One of the first bands I fell in love with as a teenager was The English Beat. I would listen to their albums over and over again unaware of their influences or which songs were cover tunes. In my home the only music we ever really listened to as children was the Beatles and the odd Bob Marley tune. The English Beat had a song, which I now know was a cover of Smokey Robinson’s Tears of a Clown, that I would listen to over and over and over again.
But don’t let my glad expression
Give you the wrong impression
Really I’m sad, oh sadder than sad
You’re gone and I’m hurting so bad
Like a clown I pretend to be glad
The lyrics made me realize that the thoughts I held inside and what I projected to the world were completely disconnected — and that I wasn’t the only one who did this.
In my family I was the happy child.
As I grew up, I knew my role was to make people happy. I knew I was there to make peace, be easy going and in a good mood and to never cause anyone stress. I always felt loved but at the same time it made sense to me through that lens. I had somehow, in my mind, made the connection that as long as I stayed in my role, people would love me.
There are so many who spend their lives making others happy while carrying a sadness deep within them. Is the sadness from what we thought we would be but haven’t quite come to? Is it from what others have said that we can’t let go of? Is it the unrequited love with ourselves? Is it regret for things we have done? Is it loss? Is it dissatisfaction? Should we harness these feelings to drive us to be our more creative selves or do we reject these feelings as self-indulgent? Can it be both? Tears don’t just come from sadness though…in fact for me…most often they come from a completely different place.
A friend of mine told me that it is important to cry at least once a day. Yesterday I teared up at least 5 times. Once when a friend came to talk to me in my office to tell me about a decision she had made and we talked about our frustrations and how much we miss someone we used to work with. Again I teared up when I talked about the shame I felt at not moving forward in a recent opportunity in my career feeling rejected, less than others and useless. My family and I were invited to a dinner and as the host spoke about life and his beliefs I teared up twice. During the dinner another guest asked me how I was connected to this family and I spoke about the love, acceptance and kindness they had shown me and my family over the years and yet as I spoke I also realized that I kept these people a safe distance — perhaps afraid of what they could bring out in me. Five times in one day.
When I went to London this summer I cried when I walked into the National Gallery and looked at the vastness of Monet’s Lilies.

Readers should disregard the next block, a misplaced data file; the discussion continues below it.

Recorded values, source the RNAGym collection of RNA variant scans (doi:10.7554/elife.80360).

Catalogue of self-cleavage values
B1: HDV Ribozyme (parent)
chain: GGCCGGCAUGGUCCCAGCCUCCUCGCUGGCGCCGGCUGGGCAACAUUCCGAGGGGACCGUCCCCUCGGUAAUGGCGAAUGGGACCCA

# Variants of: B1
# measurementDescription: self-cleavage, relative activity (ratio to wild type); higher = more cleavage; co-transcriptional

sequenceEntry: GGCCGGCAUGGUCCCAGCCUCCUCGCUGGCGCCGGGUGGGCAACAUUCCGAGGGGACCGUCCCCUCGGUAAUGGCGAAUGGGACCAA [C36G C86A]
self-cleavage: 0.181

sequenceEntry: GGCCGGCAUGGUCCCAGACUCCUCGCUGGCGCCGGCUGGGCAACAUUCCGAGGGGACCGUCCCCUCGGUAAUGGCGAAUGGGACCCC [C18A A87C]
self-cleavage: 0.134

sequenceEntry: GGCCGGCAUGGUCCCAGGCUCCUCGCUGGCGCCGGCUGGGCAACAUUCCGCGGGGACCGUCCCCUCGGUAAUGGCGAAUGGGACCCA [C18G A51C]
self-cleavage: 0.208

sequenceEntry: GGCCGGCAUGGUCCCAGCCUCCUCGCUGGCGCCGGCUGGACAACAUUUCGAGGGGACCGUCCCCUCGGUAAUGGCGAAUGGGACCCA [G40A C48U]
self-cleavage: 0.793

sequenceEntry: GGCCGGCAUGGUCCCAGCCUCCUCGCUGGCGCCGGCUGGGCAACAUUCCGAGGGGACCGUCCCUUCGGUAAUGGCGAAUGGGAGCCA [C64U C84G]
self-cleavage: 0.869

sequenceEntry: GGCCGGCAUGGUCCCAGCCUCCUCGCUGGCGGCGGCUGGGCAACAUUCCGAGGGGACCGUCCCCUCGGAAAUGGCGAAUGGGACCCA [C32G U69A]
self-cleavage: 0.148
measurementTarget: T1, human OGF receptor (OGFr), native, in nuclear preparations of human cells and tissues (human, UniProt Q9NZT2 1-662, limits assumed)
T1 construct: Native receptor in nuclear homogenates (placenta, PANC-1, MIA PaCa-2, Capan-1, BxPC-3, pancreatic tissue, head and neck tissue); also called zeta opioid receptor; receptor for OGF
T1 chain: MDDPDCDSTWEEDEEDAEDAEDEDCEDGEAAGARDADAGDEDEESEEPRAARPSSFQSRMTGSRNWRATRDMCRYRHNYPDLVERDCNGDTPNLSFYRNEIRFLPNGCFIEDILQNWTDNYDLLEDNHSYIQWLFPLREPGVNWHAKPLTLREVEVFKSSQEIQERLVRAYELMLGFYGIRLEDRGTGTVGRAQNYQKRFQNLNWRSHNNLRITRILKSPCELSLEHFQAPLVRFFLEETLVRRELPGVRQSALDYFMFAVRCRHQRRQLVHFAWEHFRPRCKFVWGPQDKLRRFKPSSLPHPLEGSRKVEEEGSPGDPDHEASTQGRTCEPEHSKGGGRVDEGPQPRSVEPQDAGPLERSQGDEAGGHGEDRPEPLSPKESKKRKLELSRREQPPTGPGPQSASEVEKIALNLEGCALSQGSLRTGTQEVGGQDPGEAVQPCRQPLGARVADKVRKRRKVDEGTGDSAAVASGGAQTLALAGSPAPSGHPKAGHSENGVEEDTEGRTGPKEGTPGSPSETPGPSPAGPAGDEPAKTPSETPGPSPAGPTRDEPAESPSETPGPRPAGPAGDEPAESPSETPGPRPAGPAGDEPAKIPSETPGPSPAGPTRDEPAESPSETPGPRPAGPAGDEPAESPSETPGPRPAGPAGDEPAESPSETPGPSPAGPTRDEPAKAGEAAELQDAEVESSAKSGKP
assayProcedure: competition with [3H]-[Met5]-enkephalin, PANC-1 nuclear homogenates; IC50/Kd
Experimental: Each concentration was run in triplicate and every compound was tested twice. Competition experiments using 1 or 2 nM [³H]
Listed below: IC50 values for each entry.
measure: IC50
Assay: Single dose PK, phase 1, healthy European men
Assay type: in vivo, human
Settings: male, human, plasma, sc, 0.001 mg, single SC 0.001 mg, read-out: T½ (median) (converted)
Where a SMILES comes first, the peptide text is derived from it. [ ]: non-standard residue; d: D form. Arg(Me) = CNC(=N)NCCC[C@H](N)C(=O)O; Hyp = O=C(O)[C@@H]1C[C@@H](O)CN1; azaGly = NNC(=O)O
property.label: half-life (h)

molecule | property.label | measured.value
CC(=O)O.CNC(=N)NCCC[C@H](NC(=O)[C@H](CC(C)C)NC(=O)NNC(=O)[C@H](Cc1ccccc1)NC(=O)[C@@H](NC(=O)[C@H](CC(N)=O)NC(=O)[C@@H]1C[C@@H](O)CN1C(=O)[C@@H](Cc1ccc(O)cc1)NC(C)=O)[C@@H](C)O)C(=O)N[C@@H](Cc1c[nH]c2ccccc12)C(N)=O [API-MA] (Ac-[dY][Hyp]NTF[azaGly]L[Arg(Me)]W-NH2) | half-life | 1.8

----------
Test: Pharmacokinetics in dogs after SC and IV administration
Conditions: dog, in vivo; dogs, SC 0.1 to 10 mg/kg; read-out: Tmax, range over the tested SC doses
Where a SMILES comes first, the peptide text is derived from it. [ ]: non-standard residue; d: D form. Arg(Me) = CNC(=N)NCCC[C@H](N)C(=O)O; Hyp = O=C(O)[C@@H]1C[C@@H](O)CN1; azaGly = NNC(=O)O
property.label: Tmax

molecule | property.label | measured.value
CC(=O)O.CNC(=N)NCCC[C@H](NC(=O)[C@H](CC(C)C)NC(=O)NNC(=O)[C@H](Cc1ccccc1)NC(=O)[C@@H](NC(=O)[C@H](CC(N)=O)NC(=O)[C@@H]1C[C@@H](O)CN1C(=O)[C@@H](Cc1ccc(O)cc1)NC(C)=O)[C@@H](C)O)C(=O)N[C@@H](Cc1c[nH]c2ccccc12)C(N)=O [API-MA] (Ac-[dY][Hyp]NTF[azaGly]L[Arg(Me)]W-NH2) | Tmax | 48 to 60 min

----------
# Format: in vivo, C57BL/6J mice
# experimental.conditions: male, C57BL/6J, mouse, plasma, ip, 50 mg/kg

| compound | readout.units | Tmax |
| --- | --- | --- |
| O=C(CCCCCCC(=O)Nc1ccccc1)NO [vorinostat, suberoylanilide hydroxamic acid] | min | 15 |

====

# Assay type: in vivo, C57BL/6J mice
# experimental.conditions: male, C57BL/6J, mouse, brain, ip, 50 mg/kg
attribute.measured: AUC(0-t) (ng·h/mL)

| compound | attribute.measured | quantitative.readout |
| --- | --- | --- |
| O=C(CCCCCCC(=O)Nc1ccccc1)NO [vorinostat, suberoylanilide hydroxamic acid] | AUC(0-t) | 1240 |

I choked a little on my own emotion when I walked into the Tate Modern and saw the Picasso paintings and sculpture. Saw the work of his hands in two different forms. I saw pain and beauty wrapped in an expression of creativity. I was standing inches away from genius. I had to catch my breath and take a deep breath to get through that one.
It happens when I am alone. When I either find a way to shut out those around me or when I am actually truly alone. It happens when I see things my friends have posted…when I witness love and happiness…when I feel other’s pain and sadness and torment and feelings of inadequacy.
I teared up when they lifted the screen at Harry Potter Studios and revealed the front of Hogwarts Castle. I felt as others must have felt the first time they saw Dorothy step out of her house into a colourful Munchkinland or the first time we saw Gene Wilder open the door to the Chocolate Room and sang Pure Imagination. Pure magic…the source of creativity that brings about joy, wonder and possibility into the hearts and minds of others.
It seems that these moments happen more and more often. These tears are an expression of awe, excitement, feeling overwhelmingly grateful.
After I posted my first blog, Creative Forces, I recieved so many kind supportive loving comments. My best friend and his husband reposted my blog. A dear friend reposted my blog. Friends of friends wrote about how much I had moved them. People at work told me they had read it and were going to start drawing again and tapping into their creativity — making time for themselves and seeing the value in it. Each time I received praise — EVERY SINGLE TIME — I teared up.
Can tears simply be an overwhelming expression of emotion — raw — from the depths of our heart and soul — as a moment when we connect with what we know is possible whether it be love, imagination, creativity, awe, acceptance, pain or sadness?